This small, family-run hotel is conveniently located in the town centre, a short walk from the seafront, and offers comfortable boutique-style rooms, exceptional food and friendly service.
Safety tips for exploring the Devon Jurassic Coast
While you’re exploring the Jurassic Coast in Devon, there are a few very important safety considerations to bear in mind.
As I live in Exmouth, I often hear about incidents that happen on the coast. They are rare – but they do happen.
However, nearly all of these incidents can be avoided with a little common sense.
So be sure to follow these tips while you’re exploring our coastline:
- Always stay on the designated paths when exploring cliff edges. Venturing away from the path increases the risk of cliff falls.
- Similarly, ensure dogs don’t approach cliff edges. If necessary, keep them on a lead for their safety.
- Avoid sitting directly under cliffs on beaches as there can be unexpected rockfalls.
- Only swim in areas that have been designated as safe. These areas are usually marked and supervised.
- If you have any concerns about swimming or water safety, don’t hesitate to speak to a lifeguard. They’re there to help and ensure your safety.
- When participating in watersports, pay careful attention to safety demonstrations and follow all guidelines provided.
- Check weather conditions before you embark on any outdoor activity. The weather can change quickly, especially at sea.
- Carry a map or have a map app downloaded and ensure someone knows where you are going and when you plan to return, especially when undertaking longer hikes or water activities.
- Make sure you’re properly equipped for your activities. This might include water, sunblock, appropriate footwear, and warm clothing.
FAQs about visiting the Jurassic Coast in East Devon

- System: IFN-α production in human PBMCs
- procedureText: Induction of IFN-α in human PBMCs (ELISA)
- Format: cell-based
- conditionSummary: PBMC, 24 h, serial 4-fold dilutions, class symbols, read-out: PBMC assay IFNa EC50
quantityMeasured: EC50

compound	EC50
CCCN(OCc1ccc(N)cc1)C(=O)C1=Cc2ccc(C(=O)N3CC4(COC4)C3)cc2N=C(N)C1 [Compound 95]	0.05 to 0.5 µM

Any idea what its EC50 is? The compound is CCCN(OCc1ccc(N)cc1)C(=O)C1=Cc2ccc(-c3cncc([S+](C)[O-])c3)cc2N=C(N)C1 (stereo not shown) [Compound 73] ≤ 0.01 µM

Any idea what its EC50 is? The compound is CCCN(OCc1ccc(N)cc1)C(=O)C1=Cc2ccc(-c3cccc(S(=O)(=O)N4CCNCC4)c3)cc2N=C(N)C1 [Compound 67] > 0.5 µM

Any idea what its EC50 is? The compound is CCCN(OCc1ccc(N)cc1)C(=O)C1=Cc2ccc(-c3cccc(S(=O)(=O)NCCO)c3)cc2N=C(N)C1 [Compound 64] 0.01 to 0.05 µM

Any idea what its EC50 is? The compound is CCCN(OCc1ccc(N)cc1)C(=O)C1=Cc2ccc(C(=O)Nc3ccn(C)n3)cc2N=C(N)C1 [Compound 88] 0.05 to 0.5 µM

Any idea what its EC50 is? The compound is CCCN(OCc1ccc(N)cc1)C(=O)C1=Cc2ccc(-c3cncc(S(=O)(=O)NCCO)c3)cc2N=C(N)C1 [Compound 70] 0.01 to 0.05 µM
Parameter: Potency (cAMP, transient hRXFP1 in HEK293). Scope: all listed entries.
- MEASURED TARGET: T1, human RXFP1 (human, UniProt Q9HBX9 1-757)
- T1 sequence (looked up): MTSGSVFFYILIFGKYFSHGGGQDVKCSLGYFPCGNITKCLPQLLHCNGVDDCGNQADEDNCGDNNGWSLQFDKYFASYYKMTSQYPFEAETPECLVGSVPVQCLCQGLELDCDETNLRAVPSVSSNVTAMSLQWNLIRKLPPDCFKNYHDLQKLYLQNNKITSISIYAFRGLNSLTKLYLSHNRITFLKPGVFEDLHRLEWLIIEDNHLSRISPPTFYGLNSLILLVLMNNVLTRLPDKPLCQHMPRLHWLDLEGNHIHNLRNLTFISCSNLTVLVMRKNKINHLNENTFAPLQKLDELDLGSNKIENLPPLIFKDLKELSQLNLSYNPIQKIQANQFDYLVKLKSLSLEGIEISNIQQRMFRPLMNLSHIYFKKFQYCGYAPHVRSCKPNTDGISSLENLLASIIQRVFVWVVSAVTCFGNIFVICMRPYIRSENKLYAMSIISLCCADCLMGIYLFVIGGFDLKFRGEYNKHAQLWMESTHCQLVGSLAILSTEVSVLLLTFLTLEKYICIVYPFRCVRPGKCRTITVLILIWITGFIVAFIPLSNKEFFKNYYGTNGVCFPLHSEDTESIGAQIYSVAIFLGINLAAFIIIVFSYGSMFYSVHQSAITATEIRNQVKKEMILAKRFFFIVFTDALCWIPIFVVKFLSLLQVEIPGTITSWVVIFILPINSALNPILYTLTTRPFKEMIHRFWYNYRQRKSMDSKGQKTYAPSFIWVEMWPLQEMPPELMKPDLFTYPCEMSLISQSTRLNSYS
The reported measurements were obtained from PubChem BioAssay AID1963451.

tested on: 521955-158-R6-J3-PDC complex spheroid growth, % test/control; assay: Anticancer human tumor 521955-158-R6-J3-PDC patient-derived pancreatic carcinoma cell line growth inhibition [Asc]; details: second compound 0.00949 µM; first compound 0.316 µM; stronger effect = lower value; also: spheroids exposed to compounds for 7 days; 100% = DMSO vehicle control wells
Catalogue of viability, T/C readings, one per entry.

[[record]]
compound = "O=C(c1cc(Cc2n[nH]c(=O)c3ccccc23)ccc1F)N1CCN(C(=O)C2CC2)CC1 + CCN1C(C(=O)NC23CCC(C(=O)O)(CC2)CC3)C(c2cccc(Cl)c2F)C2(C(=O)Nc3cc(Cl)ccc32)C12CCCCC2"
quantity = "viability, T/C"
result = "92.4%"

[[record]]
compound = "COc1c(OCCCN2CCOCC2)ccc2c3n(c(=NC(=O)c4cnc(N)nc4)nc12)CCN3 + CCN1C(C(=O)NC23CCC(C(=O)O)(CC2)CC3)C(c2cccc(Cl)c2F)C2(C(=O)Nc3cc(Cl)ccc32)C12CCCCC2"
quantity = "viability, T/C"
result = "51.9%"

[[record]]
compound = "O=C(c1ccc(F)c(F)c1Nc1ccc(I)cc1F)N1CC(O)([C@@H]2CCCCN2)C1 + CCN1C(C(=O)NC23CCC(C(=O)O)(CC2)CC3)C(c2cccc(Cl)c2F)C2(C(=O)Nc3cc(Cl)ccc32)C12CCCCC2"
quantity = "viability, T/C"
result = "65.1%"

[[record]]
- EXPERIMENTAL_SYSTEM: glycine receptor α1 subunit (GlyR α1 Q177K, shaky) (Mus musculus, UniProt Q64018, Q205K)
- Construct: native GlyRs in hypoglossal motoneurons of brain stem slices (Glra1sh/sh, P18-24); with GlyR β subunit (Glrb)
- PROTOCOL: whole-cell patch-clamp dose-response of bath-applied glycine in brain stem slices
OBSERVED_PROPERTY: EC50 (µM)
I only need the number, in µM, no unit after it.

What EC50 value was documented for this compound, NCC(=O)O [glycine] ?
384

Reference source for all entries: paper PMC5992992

When is the best time to visit the Devon Jurassic Coast?
While the Devon Jurassic Coast offers unique charms all year round, the best time to visit is usually during the late spring and summer, between May and September.
However, do bear in mind that the end of July and August are school summer holidays, and Devon can be busy during these months!
East Devon’s not as popular as other spots in the West Country – it’s nothing like Cornwall in August – but if you want a more relaxed Jurassic Coast trip, I recommend visiting in June, early July or September.
Can I swim at the beaches along the Devon Jurassic Coast?
You can swim at many of the beaches along the coast, but be aware of local safety guidelines.
Tides, undercurrents, and weather conditions can change rapidly – there are usually flags to indicate where it’s safe to do so, so always make sure you abide by these.
If you’re in any doubt, ask a lifeguard.
Is there public transport along the Devon Jurassic Coast?
I mean, technically there is… but East Devon isn’t known for its excellent public transport connections.
There is a network of bus services that connect the various towns and villages along the coast – but check the timetables and plan in advance, as some of them only run a few times per day!
Are there places to eat along the Jurassic Coast in Devon?
Absolutely! There are towns and villages along the coast, so you’ll find a variety of dining options in each.
There are plenty of great restaurants in Exmouth and each village at least has a village pub.
Be sure to try the locally-made Devonshire cream tea – just remember, when you’re in Devon, you have to put the cream on first!
Is the Devon Jurassic Coast family-friendly?
Yes, the Devon Jurassic Coast is a great destination for families.
There are plenty of activities that kids will enjoy, including fossil hunting, beachcombing, visiting the Beer Quarry Caves, and participating in watersports.
Other attractions include the Sidmouth Donkey Sanctuary, Bicton Gardens and Exmouth World of Country Life.
Are you ready to visit the Devon Jurassic Coast?
With its astonishing geology, breathtaking coastal views, charming historic villages, and the myriad of experiences on offer, it’s no wonder this corner of England has been designated a World Heritage Site.
Whether you’re a hardcore hiker, a budding geologist, a watersports enthusiast, or someone who simply enjoys tranquil scenic beauty, the Devon Jurassic Coast has something for everyone!